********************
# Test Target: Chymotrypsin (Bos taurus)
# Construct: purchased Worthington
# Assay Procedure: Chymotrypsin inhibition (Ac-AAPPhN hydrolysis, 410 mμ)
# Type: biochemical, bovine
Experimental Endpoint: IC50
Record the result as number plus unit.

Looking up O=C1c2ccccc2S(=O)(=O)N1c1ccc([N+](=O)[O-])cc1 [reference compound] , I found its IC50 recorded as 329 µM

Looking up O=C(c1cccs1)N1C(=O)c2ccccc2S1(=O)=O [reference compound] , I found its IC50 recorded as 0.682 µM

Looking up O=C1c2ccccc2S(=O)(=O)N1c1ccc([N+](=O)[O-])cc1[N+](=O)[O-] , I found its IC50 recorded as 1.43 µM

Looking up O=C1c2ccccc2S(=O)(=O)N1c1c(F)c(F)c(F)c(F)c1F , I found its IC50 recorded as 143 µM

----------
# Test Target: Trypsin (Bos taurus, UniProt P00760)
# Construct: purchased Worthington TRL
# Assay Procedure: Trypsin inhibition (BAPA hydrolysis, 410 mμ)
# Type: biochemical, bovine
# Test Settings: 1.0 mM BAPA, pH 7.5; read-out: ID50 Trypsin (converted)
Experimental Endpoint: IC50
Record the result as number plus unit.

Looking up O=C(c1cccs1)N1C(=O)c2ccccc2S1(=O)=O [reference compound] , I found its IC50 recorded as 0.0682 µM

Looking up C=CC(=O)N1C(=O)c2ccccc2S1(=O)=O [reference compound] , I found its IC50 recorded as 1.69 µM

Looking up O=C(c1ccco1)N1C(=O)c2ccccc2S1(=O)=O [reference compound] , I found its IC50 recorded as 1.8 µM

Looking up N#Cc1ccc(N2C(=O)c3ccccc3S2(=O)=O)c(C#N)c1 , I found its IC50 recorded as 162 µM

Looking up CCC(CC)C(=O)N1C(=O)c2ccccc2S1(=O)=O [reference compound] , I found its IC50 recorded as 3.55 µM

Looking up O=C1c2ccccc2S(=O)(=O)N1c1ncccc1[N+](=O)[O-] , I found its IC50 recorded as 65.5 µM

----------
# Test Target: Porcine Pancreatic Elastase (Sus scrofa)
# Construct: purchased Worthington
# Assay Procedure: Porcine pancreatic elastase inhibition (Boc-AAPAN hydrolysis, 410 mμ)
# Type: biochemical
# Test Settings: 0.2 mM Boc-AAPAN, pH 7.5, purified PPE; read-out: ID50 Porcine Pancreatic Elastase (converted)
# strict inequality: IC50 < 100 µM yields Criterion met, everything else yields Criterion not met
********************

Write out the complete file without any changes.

# Test Target: Chymotrypsin (Bos taurus)
# Construct: purchased Worthington
# Assay Procedure: Chymotrypsin inhibition (Ac-AAPPhN hydrolysis, 410 mμ)
# Type: biochemical, bovine
Experimental Endpoint: IC50
Record the result as number plus unit.

Looking up O=C1c2ccccc2S(=O)(=O)N1c1ccc([N+](=O)[O-])cc1 [reference compound] , I found its IC50 recorded as 329 µM

Looking up O=C(c1cccs1)N1C(=O)c2ccccc2S1(=O)=O [reference compound] , I found its IC50 recorded as 0.682 µM

Looking up O=C1c2ccccc2S(=O)(=O)N1c1ccc([N+](=O)[O-])cc1[N+](=O)[O-] , I found its IC50 recorded as 1.43 µM

Looking up O=C1c2ccccc2S(=O)(=O)N1c1c(F)c(F)c(F)c(F)c1F , I found its IC50 recorded as 143 µM

----------
# Test Target: Trypsin (Bos taurus, UniProt P00760)
# Construct: purchased Worthington TRL
# Assay Procedure: Trypsin inhibition (BAPA hydrolysis, 410 mμ)
# Type: biochemical, bovine
# Test Settings: 1.0 mM BAPA, pH 7.5; read-out: ID50 Trypsin (converted)
Experimental Endpoint: IC50
Record the result as number plus unit.

Looking up O=C(c1cccs1)N1C(=O)c2ccccc2S1(=O)=O [reference compound] , I found its IC50 recorded as 0.0682 µM

Looking up C=CC(=O)N1C(=O)c2ccccc2S1(=O)=O [reference compound] , I found its IC50 recorded as 1.69 µM

Looking up O=C(c1ccco1)N1C(=O)c2ccccc2S1(=O)=O [reference compound] , I found its IC50 recorded as 1.8 µM

Looking up N#Cc1ccc(N2C(=O)c3ccccc3S2(=O)=O)c(C#N)c1 , I found its IC50 recorded as 162 µM

Looking up CCC(CC)C(=O)N1C(=O)c2ccccc2S1(=O)=O [reference compound] , I found its IC50 recorded as 3.55 µM

Looking up O=C1c2ccccc2S(=O)(=O)N1c1ncccc1[N+](=O)[O-] , I found its IC50 recorded as 65.5 µM

----------
# Test Target: Porcine Pancreatic Elastase (Sus scrofa)
# Construct: purchased Worthington
# Assay Procedure: Porcine pancreatic elastase inhibition (Boc-AAPAN hydrolysis, 410 mμ)
# Type: biochemical
# Test Settings: 0.2 mM Boc-AAPAN, pH 7.5, purified PPE; read-out: ID50 Porcine Pancreatic Elastase (converted)
# strict inequality: IC50 < 100 µM yields Criterion met, everything else yields Criterion not met